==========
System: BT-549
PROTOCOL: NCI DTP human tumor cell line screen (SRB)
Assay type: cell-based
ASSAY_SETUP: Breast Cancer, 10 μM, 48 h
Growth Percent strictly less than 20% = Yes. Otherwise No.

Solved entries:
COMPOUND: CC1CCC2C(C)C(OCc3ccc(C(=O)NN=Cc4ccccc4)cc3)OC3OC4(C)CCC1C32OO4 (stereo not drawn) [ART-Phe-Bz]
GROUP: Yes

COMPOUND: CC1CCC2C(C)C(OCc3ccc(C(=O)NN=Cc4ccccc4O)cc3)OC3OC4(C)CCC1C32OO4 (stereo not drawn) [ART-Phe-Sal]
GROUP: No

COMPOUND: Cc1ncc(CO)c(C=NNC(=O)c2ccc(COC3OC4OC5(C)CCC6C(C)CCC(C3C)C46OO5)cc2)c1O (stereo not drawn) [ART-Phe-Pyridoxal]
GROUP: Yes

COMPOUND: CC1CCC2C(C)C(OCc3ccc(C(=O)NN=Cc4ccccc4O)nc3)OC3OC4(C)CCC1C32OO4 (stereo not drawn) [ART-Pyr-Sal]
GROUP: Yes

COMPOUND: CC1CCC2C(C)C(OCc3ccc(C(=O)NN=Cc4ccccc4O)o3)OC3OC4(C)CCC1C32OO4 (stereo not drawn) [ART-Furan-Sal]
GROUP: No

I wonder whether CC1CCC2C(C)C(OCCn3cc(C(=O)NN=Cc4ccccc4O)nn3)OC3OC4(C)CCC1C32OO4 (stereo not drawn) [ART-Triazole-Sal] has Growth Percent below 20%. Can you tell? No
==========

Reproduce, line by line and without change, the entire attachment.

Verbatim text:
System: BT-549
PROTOCOL: NCI DTP human tumor cell line screen (SRB)
Assay type: cell-based
ASSAY_SETUP: Breast Cancer, 10 μM, 48 h
Growth Percent strictly less than 20% = Yes. Otherwise No.

Solved entries:
COMPOUND: CC1CCC2C(C)C(OCc3ccc(C(=O)NN=Cc4ccccc4)cc3)OC3OC4(C)CCC1C32OO4 (stereo not drawn) [ART-Phe-Bz]
GROUP: Yes

COMPOUND: CC1CCC2C(C)C(OCc3ccc(C(=O)NN=Cc4ccccc4O)cc3)OC3OC4(C)CCC1C32OO4 (stereo not drawn) [ART-Phe-Sal]
GROUP: No

COMPOUND: Cc1ncc(CO)c(C=NNC(=O)c2ccc(COC3OC4OC5(C)CCC6C(C)CCC(C3C)C46OO5)cc2)c1O (stereo not drawn) [ART-Phe-Pyridoxal]
GROUP: Yes

COMPOUND: CC1CCC2C(C)C(OCc3ccc(C(=O)NN=Cc4ccccc4O)nc3)OC3OC4(C)CCC1C32OO4 (stereo not drawn) [ART-Pyr-Sal]
GROUP: Yes

COMPOUND: CC1CCC2C(C)C(OCc3ccc(C(=O)NN=Cc4ccccc4O)o3)OC3OC4(C)CCC1C32OO4 (stereo not drawn) [ART-Furan-Sal]
GROUP: No

I wonder whether CC1CCC2C(C)C(OCCn3cc(C(=O)NN=Cc4ccccc4O)nn3)OC3OC4(C)CCC1C32OO4 (stereo not drawn) [ART-Triazole-Sal] has Growth Percent below 20%. Can you tell? No